Dalmiya files nomination, stage set for battle royale

July 18th, 2008 - 9:53 pm ICT by IANS  

Kolkata, July 18 (IANS) The stage is set for a battle royal in the Cricket Association of Bengal (CAB) with seasoned cricket administrator Jagmohan Dalmiya filing his nomination Friday for the president’s post. In a repeat of the high-profile elections two years back, Dalmiya would cross swords with incumbent president Prasun Mukherjee in the July 29 Annual General Meeting (AGM) of the CAB.

Exuding confidence of pulling off a victory, Dalmiya told IANS: “This will be my second innings in the CAB. After the first innings got over, I had no intention of contesting again. But because of pressure from CAB members and also to serve Bengal cricket, I have agreed to get into it all these once again”.

On Sourav Ganguly’s comments targeting some of his close associates, Dalmiya said: “This is not a fresh issue. And whatever he has said is his personal matter. I don’t want to comment on it”.

In a tacit show of support to Mukherjee, Ganguly has said that he might consider quitting the Bengal team if some CAB members (read Dalmiya loyalists) did not stop attacking his family members, especially his brother Snehasish.

Snehasish, a CAB assistant secretary, is Mukherjee’s trusted lieutenant.

Dalmiya, who was CAB president for 13 consecutive years till he stepped down in December 2006, said his top most priority if elected would be to ensure Bengal was again promoted to the elite division of Ranji Trophy from the plate.

Dalmiya did not think that his legal battles with the Board of Control for Cricket in India (BCCI) — now controlled by his betenoire Sharad Pawar — would stand in the way of his functioning as CAB president.

“These are my personal issues. There is a difference between individual and organisation. The CAB is in no way involved in the disputes,” he said.

“And there is no bar on me from contesting any post. I have won all the cases. I have got all the clearances,” he said.

On whether the BCCI could try to make things difficult for CAB if he won the election, Dalmiya said: “Why should they? I don’t think anybody will do that. We will extend our support and cooperation to the board.”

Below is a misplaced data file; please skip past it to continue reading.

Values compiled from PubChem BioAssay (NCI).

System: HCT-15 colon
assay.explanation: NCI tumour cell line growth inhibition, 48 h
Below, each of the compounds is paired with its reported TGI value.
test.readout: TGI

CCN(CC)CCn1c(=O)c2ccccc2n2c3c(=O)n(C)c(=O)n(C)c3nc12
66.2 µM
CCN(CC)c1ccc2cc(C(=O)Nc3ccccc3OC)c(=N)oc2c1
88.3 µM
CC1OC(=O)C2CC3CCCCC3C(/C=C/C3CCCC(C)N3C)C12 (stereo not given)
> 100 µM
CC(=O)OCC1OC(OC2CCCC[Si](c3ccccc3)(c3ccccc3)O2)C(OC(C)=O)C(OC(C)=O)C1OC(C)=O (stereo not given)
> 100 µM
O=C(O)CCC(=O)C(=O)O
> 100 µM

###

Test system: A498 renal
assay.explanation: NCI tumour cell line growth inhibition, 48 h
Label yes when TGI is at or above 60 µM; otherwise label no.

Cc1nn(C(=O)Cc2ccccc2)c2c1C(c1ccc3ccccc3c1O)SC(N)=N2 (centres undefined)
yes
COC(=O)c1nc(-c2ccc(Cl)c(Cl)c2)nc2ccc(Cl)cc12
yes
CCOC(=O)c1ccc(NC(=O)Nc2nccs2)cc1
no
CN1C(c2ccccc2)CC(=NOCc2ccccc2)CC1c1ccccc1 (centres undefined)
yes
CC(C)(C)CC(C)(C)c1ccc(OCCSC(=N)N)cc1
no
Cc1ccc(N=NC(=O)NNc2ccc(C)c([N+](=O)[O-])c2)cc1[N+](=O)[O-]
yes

Mukherjee also appeared confident and said: “We all knew that he would be in fray. So there is no surprise element in that”.

Asked to draw a comparison between the elections two years back and now, Mukherjee said: “Then I was new. The members had not seen me as a cricket administrator. Those who voted for me, they only voted on the bias of whatever impression they had formed of me from secondary sources. But now, they have seen me work for 17 months. My work is for all to see. I don’t need to advertise or campaign.”

In the July 2006 elections, Mukherjee had lost to Dalmiya by five votes despite getting the support of West Bengal chief minister Buddhadeb Bhattacharjee.

Mukherjee, a former city police commissioner was, however, unanimously elected to the top job in February last year after Dalmiya put in his papers.

Dalmiya also announced his panel. Biswarup Dey and Arun Mitra would be the candidates for the two posts of joint secretary, while Subir Ganguly filed his nomination for the treasurer’s job.

The Dalmiya group also announced three vice presidential nominees — Samar Kar, Shibaji Dutta and S.K. Kalyani. The lobby’s fourth vice-presidential candidate would be a nominee of the West Bengal District Sports Federation (WBDSF).

The group also named its candidates for the trustee board, announcing P.B. Dutt as its choice as the board’s chairman.

Dalmiya, the first Asian chief (1997-2000) of the International Cricket Council, ruled the BCCI with an iron hand as its secretary (1993-1996) and president (2001-2005)

‘Jagguda’, as Dalmiya is known among his friends, tried to control the board by proxy after installing his acolyte Ranbir Singh Mahendra as president in September 2005. But Dalmiya and his group were thrown out of the BCCI in January 2006, when union minister Sharad Pawar became the president.

Coming down hard on Dalmiya, the Pawar-led BCCI slapped a suspension notice and filed an FIR against him for alleged misappropriation of 1996 World Cup funds, before finally banning him.

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